Wooden Shjips – Dos (Holy Mountain) Keith Boyd 5.11.09
Whenever a band releases a new album music critics wet all over themselves looking for signs that the artist has “progressed”. In countless reviews I’ve read the phrase “treading water” to negatively denote a band staying within a certain signature sound. I guess I get it. Mining a known quantity can be a sign of artistic stagnation and the results can often times sound boring. On the other hand constantly seeking out the new can end up with music that is rootless, shallow and equally lacking in flair. I suppose the heart of the matter comes back to the artist/band in question. The trick to making it work is a balancing act. Just as many great visual artists can be identified by a brushstroke or their use of light the key is to have a unique set of skills but use them in a variety of ways. This need that critics have for constant novelty is a bit of a sickness really and it falls apart completely when a band finds a deep sonic wellspring to explore. Such is the case with Wooden Shjips and their excellent new album, ‘Dos’.
Hailing from San Francisco, Wooden Shjips are a quartet heavily influenced by the transcendent experimentalism of psychedelia, the microtonal/drone explorations of minimalism, and the “Psychotic Reactions” of garage rock. Although they started out as an avant-garde exercise in rhythm and tonality the current roster brings a more structured rock approach to its music, utilizing a lineup of drums (Omar Ahsanuddin), bass (Dusty Jermier), organ (Nash Whalen), guitar (Erik Ripley Johnson), and vocals. This is not to imply that they make anything like the “Rock” one hears on radio or American Idol. Wooden Shjips have been compared to The Doors, The Gun Club and at times Echo and The Bunnymen. I can go with all of these comparisons but you’d have to add into the mix a barrel of LSD-25 and then make room for a tight yet elastic repetition that springs forth from the curls of La Monte Young’s beard and is blessed with the gossamer tendrils of Terry Riley’s best work. ‘Dos’ is their second full album release and it instantly latches onto the dopamine receptors in your brain and starts humming.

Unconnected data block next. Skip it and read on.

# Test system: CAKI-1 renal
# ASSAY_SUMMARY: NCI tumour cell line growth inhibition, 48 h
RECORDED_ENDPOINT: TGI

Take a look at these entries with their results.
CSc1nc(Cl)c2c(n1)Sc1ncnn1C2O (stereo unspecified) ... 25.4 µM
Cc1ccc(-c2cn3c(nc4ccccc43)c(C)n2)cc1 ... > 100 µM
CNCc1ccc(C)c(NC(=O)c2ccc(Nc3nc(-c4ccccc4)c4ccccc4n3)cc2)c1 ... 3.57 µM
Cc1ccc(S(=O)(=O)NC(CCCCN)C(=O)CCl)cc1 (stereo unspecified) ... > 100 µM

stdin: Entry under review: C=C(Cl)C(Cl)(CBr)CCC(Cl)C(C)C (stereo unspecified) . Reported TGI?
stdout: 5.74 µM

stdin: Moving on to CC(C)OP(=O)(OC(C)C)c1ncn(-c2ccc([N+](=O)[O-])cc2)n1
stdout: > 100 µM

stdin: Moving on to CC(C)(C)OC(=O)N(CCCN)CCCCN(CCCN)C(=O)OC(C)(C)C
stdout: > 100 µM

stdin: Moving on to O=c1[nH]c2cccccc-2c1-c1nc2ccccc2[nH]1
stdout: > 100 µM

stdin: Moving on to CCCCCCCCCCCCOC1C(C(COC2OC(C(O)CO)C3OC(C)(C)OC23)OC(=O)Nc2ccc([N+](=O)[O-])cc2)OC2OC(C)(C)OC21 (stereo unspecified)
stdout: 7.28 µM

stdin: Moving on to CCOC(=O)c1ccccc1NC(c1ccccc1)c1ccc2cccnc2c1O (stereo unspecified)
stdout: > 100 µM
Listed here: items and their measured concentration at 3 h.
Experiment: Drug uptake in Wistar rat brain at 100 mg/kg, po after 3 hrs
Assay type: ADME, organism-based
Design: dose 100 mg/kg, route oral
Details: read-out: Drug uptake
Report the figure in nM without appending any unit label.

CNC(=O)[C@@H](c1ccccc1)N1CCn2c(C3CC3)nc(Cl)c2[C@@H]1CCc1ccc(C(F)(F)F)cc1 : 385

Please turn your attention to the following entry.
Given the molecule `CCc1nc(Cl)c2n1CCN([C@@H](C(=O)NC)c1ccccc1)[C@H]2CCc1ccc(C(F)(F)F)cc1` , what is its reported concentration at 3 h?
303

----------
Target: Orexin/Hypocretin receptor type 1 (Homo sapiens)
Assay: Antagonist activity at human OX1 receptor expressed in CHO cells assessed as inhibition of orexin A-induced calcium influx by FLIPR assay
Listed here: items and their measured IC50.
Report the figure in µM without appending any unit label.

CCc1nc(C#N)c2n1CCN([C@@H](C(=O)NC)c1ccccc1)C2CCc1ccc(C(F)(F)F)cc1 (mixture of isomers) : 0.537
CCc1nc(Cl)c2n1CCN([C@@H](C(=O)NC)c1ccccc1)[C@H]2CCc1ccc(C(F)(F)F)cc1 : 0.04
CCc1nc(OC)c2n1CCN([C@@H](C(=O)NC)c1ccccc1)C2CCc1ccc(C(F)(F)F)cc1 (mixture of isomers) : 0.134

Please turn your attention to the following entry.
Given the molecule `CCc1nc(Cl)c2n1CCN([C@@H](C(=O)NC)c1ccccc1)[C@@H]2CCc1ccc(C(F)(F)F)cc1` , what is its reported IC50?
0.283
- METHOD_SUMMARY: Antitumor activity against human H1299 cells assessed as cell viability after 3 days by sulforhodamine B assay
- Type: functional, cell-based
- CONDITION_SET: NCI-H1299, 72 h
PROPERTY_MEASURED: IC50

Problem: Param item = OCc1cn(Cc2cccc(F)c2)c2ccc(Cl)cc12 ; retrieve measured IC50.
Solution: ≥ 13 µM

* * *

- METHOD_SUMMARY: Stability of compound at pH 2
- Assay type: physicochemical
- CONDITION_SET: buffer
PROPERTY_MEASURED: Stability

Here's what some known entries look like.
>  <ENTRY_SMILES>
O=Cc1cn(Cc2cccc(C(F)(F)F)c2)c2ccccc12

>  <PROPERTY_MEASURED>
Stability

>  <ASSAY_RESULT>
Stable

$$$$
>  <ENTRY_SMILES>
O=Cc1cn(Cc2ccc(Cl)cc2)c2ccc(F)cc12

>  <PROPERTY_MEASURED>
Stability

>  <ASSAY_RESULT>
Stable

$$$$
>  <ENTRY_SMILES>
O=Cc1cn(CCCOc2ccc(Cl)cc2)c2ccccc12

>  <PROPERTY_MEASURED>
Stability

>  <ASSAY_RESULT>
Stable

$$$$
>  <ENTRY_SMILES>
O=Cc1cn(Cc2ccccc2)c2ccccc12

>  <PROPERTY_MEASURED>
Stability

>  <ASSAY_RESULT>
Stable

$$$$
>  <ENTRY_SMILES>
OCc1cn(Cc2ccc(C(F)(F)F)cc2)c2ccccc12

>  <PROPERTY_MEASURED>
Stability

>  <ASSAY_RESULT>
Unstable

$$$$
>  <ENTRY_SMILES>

Channeling bits and pieces of Neu! and Loop this record is, if possible, an even groovier iteration of their whipped up fuzz licks. 'Motorbike' starts things off with an attack of bleeding organ and cicada chirps that sound as though they are being flash frozen in deep space. It’s a uniquely frenzied start that conjures up the dancers at Andy Warhol’s Exploding Plastic Inevitable parties. 'For So Long' is another bass driven head nodder. What’s surprising about this album in general is that despite how weird it sounds it’s incredibly danceable. I can see Wooden Shjips kicking up a ruckus any of the 1960’s SF clubs while amoeba lights pulsed around them and the Merry Pranksters frugged the night away.
Although it clocks in at a mere 38 minutes every one of them is packed with great music. The playing and production are both excellent. A mid-range wall of hairy buzz tumbles out of the speakers (especially on ‘Aquarian Time’) and this comfortable tonality is then driven down the autobahn by a propulsive “Ralf and Florian” rhythm. Don’t come looking for huge amounts of variety from Wooden Shjips. If you adjust your sensibilities a touch you’ll find that there is great pleasure to be found within the throbbing repetition.